The coronavirus pandemic has resulted in a tragic loss of life around the world. A lesser side effect was that it disrupted supply chains everywhere. Fewer people are willing to work at prevailing wages when a deadly virus is circulating. Those who work are sometimes sent home for more than a week during workplace COVID-19 outbreaks.
As a result, the supply of goods and services has decreased. At the same time, consumer demand held up as fiscal stimulus bloated people’s wallets and stoked spending. walmart (WMT 0.06%) knows both sides of these macroeconomic forces. Spending in stores is increasing, but rising costs are hurting its profit margin. To counter the pressure on margins, Walmart announced on July 5 that it would impose a freight collect fee on its supplier network. Let’s see what this could mean for investors.
Walmart shifts the burden of inflation to suppliers
The surcharge comes after Walmart lowered its full-year earnings outlook in its May 17 quarterly update. Previously, the company had forecast earnings per share for its fiscal year 2023 to grow by a mid-digit. Walmart lowered that forecast to say earnings per share would decline about 1% in fiscal year 2023. The significant reversal was the result of the speed of rising inflation.
Walmart is the world’s largest retailer, with operations in multiple countries. He has seen inflation rise in other parts of the world, but management noted that the surge in inflation in the United States was unprecedented in terms of speed and magnitude. Indeed, the consumer price index in the United States, which measures a basket of goods, rose 8.6% in May. It is therefore not surprising to see Walmart exercise its bargaining power with suppliers and raise prices.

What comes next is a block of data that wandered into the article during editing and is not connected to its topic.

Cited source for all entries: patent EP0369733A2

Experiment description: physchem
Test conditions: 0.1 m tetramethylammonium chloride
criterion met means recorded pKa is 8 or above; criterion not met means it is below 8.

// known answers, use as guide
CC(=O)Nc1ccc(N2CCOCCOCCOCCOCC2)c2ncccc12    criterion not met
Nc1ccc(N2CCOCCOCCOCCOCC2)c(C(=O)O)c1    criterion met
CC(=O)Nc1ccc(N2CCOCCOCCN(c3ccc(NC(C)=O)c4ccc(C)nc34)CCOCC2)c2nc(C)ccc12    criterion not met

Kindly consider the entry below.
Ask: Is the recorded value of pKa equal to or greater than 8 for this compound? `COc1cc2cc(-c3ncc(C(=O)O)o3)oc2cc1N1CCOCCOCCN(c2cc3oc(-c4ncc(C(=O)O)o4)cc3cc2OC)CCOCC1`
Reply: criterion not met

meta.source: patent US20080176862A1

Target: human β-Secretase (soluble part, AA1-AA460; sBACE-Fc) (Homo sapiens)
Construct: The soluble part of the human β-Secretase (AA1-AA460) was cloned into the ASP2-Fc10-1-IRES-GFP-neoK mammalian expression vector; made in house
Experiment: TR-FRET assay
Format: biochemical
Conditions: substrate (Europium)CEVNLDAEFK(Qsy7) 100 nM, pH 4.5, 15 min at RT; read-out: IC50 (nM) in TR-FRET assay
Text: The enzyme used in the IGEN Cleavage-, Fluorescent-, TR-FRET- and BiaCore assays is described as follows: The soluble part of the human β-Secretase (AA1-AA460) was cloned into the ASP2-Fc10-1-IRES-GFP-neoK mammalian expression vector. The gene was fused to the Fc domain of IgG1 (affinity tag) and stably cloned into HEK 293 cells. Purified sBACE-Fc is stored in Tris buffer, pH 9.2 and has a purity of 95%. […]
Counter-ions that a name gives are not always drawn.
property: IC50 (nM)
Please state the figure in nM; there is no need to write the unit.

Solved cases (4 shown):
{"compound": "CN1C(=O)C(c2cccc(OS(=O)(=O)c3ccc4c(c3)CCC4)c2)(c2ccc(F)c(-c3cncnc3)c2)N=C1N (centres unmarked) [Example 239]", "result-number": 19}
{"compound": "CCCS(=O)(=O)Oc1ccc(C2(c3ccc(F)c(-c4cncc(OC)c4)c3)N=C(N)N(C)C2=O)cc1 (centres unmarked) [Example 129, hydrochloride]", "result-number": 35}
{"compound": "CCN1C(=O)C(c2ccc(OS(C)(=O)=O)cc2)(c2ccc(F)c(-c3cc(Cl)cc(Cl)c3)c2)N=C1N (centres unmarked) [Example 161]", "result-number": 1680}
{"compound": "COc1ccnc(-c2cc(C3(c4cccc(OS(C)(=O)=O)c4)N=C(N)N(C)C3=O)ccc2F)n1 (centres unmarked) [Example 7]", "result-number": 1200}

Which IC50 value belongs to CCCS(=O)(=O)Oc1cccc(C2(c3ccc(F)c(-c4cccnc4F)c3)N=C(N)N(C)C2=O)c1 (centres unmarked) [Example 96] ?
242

The move, if suppliers don’t retaliate by leaving Walmart, could go a long way to protecting Walmart’s profit margin while maintaining its low-cost commitment to customers. In other words, Walmart wants suppliers to absorb a larger share of the negative impacts of rising inflation.
Many other retailers have instead chosen to raise the prices customers pay, likely in part because they lack Walmart’s bargaining power. In its last fiscal year, Walmart generated $572 billion in revenue. Surpassing $500 billion in revenue is something Walmart has achieved in each of its last five fiscal years. This gives the company bargaining power with suppliers who want to participate in its ability to command large-scale consumer spending.
What this could mean for Walmart investors
If successful, the move could remind investors of Walmart’s large-scale advantages. While competitors are forced to absorb higher costs or pass them on to their customers, Walmart has a third choice: force suppliers to take the hit. This could attract customers to Walmart who are discouraged by competitors’ price increases. Either way, investors will want to watch the impacts of this decision over the coming quarters.
Parkev Tatevosian has no position in the stocks mentioned. The Motley Fool has no position in the stocks mentioned. The Motley Fool has a disclosure policy.